In the post Pretoria period, the TIP and Salsay Woyane boycotted their proposed seats in the Tigray Interim Administration cabinet as an act of protest and have since, along with Baytona, focused on mobilising (legitimate) urban discontent (including that of demobilised TDF) to foster civic disobedience in towns and cities. The oppositions call to “take politics out of the town hall and into the streets” and the security infrastructures decision to meet the streets with violence signals a shift in the avenues the Tigrayan political set use to settle political contestation.
Less well known happenings such as one shared by Fisseha ‘Manjus’ Kidane of a confrontation between members of the security infrastructure and armed farmers in Mekhoni make their own insinuations. Patterns of protests as have been known since Tigray’s formal institutionalisation as an autonomous entity in 1994 have morphed. The kind of mutual trust necessary for rural communities to shield the political and military set, at great personal risk and with such tenacity as to return them to their urban comforts, has significantly eroded. Should Abiy have a temperamental day, the political set will have nowhere to hide. Should the peoples aspirations fail to be addressed, serious challenges to the state’s monopoly on violence may yet emerge from the countryside.
Although the gathering was ostensibly held to discuss the detrimental impacts of an economy driven almost entirely by illicit activity, the televised event had a quality of announcement about it; fall in line, the new sheriff is in town.
It’s difficult not to interpret the gathering as a unified effort by the top branch of government (despite frequent pronouncements of the guilt of TPLF, TDF, and TIRA leadership in the theft being described) to publicly intimidate its lowest unit of public administration, the supposedly mutinying Woreda. Whatever the Woreda’s sins, entering a war underprepared, adopting libertarianism in the face of a war time economy under a siege, concomitant entrenchment of illicit markets, sowing political distrust through an opaque negotiation process etc, are well above the Woreda pay grade.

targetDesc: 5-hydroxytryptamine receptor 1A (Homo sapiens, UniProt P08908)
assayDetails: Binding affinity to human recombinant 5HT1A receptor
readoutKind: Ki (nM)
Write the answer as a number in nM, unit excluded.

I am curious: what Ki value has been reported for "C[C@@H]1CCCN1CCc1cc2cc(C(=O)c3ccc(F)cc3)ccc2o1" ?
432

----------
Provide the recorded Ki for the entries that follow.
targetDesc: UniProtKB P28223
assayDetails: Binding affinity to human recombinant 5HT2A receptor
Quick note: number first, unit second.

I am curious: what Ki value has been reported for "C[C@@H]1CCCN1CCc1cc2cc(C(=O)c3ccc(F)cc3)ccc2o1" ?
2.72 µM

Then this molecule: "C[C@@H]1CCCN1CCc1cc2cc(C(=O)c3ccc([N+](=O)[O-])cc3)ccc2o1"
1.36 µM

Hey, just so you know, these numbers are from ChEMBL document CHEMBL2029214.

The acrimony between the TPLF’s Executive Committee and what its critics describe as the TPLF led TIRA has never been subtle. If, as Reda claims, discord at the Executive Committee is ‘trickling down’ to the Woreda level, it’s unclear why he would be punching down at trickles. Reda’s competitive selection first to the Executive Committee, and then, as its ‘presidential nominee’ were both achieved through acts of Central Committee rebellion. His career is evidence that contestation within TPLF can be competitive, deliver an upset, and discipline the highest of its decision making organs.
If Reda was able to use the CC to win the party’s nomination for the Presidency, it would follow that similar steps could be taken with regards to governance and policy. However inadequate, TPLF has established protocols, processes, and norms for the settlement of political differences and transfer of power widely known not only to its rank and file but its constituency as a whole. One of many reasons why the military wing of government should refrain from interfering in established political processes is that they have no known systems of accountability or dispute resolution mechanisms of their own.